SCOJobRunner -ID:"2d2fd2b4-339a-47ad-9914-a217d9fd47a6" -WebServer:"scoserver" -User:administrator -Domain:mydomain -Password:myPassword -Parameters:"Path='Path 1';Other Text='some other text here'"

Now I have the ability to start a job from anywhere as long as I know the runbook ID and the computer where the web services are installed. Ok, I know, using a runbook ID isn’t exactly the most pleasant way to specify what to run. However, it does provide a very distinct way to determine which runbook will run. Just how many “New Runbook” runbooks are in your system anyway? Smile

I will have a future blog about the different ways that you can use this utility, including Task Scheduler, Operations Manager, Configuration Manager, and more. Until then, go download and play with the utility and send some feedback on what you think!

Download the zip file containing the utility here:  SCO Job Runner - Command Line Utility

Download the source code to the utility here:   http://orchestrator.codeplex.com/SourceControl/list/changesets

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  • Very cool stuff Robert :-), I still think you should be able to launch or look up by runbook path (just as unique as runbook id but much more 'apparent' to runbook designers) though :-)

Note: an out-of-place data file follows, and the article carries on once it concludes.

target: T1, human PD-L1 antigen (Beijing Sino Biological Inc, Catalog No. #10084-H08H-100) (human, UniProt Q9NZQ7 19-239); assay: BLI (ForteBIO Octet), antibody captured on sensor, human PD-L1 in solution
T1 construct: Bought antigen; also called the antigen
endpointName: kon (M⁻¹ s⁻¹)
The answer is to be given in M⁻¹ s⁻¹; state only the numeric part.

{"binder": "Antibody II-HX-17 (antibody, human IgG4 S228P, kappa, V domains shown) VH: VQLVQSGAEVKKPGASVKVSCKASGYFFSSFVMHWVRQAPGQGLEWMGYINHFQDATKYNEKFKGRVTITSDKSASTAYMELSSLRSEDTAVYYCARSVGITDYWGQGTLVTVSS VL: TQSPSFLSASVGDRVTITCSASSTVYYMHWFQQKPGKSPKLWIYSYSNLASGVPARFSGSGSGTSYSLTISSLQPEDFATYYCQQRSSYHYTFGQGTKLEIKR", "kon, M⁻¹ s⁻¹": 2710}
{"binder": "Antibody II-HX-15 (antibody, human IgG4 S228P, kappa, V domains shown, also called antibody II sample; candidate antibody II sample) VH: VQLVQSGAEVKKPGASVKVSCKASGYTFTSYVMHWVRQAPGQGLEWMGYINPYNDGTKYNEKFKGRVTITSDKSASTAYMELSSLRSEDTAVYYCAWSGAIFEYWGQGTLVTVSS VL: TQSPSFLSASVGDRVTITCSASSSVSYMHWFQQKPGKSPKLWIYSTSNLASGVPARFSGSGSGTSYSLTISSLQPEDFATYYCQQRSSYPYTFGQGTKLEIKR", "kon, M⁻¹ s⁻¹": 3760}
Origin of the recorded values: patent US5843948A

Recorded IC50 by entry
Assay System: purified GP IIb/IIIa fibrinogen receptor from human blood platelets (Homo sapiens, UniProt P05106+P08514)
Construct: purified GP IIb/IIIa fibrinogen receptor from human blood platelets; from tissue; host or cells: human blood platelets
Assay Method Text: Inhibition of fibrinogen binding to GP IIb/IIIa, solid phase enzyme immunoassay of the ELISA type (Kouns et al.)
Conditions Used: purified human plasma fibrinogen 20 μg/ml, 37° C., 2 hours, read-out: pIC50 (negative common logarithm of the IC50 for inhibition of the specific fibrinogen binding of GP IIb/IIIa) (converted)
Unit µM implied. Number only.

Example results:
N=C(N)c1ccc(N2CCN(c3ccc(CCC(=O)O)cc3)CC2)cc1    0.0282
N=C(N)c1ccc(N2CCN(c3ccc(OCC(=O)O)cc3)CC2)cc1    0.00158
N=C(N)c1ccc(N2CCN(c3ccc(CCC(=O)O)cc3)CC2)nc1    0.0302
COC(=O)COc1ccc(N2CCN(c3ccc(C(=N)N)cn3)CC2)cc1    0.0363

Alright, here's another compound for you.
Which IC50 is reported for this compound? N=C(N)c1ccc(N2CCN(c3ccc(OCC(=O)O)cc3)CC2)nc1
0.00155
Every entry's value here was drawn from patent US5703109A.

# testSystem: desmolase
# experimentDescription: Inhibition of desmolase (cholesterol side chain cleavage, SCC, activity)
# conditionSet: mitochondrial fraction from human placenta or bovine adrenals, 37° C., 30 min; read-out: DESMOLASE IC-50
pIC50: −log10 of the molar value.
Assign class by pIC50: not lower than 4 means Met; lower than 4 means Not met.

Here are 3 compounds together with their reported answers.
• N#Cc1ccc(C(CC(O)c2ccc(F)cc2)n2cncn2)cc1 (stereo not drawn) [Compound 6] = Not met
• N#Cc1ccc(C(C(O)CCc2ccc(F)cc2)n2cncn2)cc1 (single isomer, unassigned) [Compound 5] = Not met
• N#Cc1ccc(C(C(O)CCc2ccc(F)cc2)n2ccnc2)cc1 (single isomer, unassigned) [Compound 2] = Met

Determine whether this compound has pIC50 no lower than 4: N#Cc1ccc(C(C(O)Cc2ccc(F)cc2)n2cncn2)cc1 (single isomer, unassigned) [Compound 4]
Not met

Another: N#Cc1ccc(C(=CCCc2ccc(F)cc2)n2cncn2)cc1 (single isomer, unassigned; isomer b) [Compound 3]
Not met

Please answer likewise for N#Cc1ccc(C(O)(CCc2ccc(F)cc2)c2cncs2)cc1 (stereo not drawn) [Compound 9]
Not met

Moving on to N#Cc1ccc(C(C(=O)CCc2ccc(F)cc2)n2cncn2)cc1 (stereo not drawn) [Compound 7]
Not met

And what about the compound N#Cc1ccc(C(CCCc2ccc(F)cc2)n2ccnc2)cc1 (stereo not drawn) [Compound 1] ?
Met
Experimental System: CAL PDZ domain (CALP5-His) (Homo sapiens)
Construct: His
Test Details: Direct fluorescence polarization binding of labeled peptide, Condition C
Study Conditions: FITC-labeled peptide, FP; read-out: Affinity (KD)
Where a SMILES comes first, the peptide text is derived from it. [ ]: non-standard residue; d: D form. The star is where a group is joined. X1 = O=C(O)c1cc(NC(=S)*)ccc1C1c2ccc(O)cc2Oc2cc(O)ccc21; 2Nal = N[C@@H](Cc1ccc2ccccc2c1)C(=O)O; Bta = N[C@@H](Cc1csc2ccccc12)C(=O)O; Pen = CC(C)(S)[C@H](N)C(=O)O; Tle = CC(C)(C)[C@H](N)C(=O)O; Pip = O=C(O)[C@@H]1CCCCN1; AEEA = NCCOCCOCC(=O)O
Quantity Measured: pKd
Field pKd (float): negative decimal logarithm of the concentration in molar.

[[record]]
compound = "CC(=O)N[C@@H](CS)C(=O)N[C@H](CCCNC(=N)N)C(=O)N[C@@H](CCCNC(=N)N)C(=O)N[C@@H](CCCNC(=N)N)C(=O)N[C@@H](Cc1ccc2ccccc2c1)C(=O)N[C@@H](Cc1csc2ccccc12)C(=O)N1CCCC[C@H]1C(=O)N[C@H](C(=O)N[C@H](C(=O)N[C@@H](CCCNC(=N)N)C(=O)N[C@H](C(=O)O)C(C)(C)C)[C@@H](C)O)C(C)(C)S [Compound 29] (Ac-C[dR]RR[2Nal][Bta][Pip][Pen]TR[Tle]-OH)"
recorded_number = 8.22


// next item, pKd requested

• Hi Ryan,

    That other command line tool supports launching runbooks by path, and also pattern checking for parameters values. It also talks to the web service.

    orchestrator.codeplex.com/.../76983

    Hope this helps!

  • Bruno...did I completely forget about an existing tool of yours? D'oh!

  • The article that is posted by you is usually really, and that I like better to browse quality content, therefore I’m happy to search out such a big amount of smart points here in writing, thanks substantially for the blog that you simply have posted here.

  • I can initiate a runbook via webservices, but what if I want to check it's status so I know when the job is completed? I'm working off the MS example of how to start a runbook with C#

    msdn.microsoft.com/.../hh921685.aspx

  • Hi Robert,

    SCOJobRunner + task scheduler issue, every task execution:

    Application: SCOJobRunner.exe

    Framework Version: v4.0.30319

    Faulting application name: SCOJobRunner.exe, version: 1.0.0.0, time stamp: 0x4fb2f87c

    Faulting module name: KERNELBASE.dll, version: 6.1.7601.17651, time stamp: 0x4e211319

    Exception code: 0xe0434352